The CMS is expected to issue final regulations soon that could significantly affect whether hospitals and doctors remain willing to participate in Medicare's accountable care program.
The Medicare Shared Savings Program for accountable care organizations provides incentives for hospitals and doctors to manage the medical cost and quality for a patient group. The new regulations could change the size of the incentives, how Medicare calculates ACO savings and which patients the hospitals and doctors are responsible for.
CMS officials and healthcare executives have argued over these critical elements since before the 2012 launch of Medicare accountable care. There are now more than 400 ACOs. HHS said in January it would push for many more.
A draft version of the regulations released last December included compromises designed to retain ACOs and entice more hospitals and doctors to participate.
Under the proposed rule, ACOs could stay in the program longer before they're required to take downside risk—meaning they would have to return money to government if costs exceed benchmarks. Those that choose to avoid risk, however, cannot keep as much of the savings they produce. The option to avoid risk may prevent smaller and less-prepared ACOs from leaving the program.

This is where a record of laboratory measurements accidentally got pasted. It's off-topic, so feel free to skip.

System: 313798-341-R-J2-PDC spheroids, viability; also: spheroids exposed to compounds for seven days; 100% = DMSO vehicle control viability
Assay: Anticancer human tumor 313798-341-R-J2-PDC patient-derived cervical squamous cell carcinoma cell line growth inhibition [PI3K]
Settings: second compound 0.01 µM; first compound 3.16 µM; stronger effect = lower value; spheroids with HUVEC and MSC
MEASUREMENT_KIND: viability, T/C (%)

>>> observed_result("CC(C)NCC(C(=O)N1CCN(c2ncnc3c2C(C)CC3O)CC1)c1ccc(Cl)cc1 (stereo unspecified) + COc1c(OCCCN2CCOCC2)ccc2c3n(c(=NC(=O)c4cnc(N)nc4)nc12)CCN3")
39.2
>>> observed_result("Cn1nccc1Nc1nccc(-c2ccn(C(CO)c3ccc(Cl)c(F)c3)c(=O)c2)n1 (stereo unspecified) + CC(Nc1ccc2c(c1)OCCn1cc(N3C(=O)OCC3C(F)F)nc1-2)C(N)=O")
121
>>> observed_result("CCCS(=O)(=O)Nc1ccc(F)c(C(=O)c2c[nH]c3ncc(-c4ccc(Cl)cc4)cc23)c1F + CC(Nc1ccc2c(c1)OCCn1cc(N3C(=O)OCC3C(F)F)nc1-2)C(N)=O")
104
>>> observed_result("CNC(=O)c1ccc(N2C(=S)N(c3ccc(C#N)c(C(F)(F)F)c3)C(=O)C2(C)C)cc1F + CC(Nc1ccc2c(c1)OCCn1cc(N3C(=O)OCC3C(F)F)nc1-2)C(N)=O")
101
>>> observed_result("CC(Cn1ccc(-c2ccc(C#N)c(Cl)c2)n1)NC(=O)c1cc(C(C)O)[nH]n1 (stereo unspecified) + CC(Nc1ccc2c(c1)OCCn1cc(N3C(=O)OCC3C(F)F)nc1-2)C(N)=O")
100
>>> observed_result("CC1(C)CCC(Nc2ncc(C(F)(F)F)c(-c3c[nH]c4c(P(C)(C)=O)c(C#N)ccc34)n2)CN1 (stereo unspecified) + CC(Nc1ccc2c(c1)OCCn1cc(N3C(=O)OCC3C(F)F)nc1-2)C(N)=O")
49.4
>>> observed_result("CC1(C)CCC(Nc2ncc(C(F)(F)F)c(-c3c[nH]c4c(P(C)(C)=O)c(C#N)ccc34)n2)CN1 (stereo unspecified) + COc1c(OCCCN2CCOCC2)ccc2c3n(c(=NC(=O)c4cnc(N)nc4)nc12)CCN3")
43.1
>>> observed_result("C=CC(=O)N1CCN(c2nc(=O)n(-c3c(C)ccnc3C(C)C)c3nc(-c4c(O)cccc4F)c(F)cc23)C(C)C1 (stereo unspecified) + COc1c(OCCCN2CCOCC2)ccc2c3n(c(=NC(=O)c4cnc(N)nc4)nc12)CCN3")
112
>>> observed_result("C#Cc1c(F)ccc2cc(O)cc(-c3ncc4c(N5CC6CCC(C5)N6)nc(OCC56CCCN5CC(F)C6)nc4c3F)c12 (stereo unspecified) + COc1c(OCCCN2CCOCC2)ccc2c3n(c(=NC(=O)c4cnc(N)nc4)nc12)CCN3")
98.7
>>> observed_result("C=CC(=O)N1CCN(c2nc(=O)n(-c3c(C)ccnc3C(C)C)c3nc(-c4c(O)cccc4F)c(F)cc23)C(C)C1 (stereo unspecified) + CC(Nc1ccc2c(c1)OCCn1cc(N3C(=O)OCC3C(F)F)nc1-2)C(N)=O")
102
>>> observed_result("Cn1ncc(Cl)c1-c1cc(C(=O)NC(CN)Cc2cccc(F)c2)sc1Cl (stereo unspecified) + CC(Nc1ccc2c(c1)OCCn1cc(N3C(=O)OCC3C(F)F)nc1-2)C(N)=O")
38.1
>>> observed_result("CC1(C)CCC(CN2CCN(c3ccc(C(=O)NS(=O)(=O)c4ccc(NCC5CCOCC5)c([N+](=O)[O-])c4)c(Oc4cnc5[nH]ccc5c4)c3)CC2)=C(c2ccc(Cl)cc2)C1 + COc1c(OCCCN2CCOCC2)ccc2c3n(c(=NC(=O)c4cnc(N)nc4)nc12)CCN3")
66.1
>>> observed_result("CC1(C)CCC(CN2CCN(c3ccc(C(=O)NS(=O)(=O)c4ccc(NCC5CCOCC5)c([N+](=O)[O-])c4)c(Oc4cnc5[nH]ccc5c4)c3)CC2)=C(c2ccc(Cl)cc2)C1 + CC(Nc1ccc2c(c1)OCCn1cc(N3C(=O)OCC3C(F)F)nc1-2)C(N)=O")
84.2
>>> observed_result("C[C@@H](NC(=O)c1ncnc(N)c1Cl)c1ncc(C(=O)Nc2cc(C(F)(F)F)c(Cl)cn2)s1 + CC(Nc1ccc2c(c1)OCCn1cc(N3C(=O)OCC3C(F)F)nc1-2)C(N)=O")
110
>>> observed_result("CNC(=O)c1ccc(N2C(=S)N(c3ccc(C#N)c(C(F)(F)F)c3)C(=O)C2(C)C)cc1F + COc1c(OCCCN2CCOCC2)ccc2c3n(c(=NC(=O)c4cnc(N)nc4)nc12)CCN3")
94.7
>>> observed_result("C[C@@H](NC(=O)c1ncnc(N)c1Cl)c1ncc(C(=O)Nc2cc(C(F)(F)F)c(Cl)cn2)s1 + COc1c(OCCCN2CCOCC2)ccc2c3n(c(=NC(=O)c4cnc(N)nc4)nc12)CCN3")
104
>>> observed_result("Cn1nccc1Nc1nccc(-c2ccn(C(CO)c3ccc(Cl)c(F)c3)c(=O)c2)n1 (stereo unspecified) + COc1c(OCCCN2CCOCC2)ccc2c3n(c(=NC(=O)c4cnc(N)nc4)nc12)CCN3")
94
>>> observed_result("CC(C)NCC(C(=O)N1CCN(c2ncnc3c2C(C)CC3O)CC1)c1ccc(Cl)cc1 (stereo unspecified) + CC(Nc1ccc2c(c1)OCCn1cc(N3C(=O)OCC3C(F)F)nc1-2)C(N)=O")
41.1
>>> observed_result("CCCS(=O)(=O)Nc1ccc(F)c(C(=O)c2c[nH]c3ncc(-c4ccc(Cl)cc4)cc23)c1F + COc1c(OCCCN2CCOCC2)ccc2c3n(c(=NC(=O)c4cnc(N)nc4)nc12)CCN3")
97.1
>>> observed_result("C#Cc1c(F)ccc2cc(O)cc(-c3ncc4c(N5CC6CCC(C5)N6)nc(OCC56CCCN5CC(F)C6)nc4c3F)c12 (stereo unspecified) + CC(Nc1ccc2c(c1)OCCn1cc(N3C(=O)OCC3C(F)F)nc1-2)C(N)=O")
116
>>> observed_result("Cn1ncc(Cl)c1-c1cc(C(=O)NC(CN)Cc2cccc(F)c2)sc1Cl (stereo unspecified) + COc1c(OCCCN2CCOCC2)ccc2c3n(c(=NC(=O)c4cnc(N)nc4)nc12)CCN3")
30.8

ACOs that agree to downside risk could take more (up to 75%) under a new option. Those ACOs also would find out which patients they must manage at the start of the year, rather than at the end of the year.
The CMS solicited ideas for how to calculate savings and adjust the calculation over time to reflect prior savings.
The wait for a final rule has left ACOs in suspense. “I think they're all waiting they're just as uncertain now as they were six months ago as to whether they will stay” said Clif Gaus, CEO of the National Association of ACOs. “A whole lot is riding on the final rule and whether or not the ACO has a better chance of achieving savings and improving care."
Among the details that will sway ACOs are those that affect financial performance, he said. ACOs should have a choice of whether they identify their patients at the start or end of the year. “There's pros and cons to both,” he said. “Let's let the ACO decide which is better for them.”
Gaus also said ACOs want the rules to calculate savings against regional Medicare spending rather than national trends, as is the case now. They also hope to see Medicare exclude prior savings from the baseline the government uses to calculate savings.
Possible waivers to Medicare rules for nursing home service would also be welcome, Gaus said. Patients must be admitted to the hospital for at least three days before Medicare's hospital benefits, known as Part A, will cover the cost of nursing home care. The CMS should waive this rule, he said.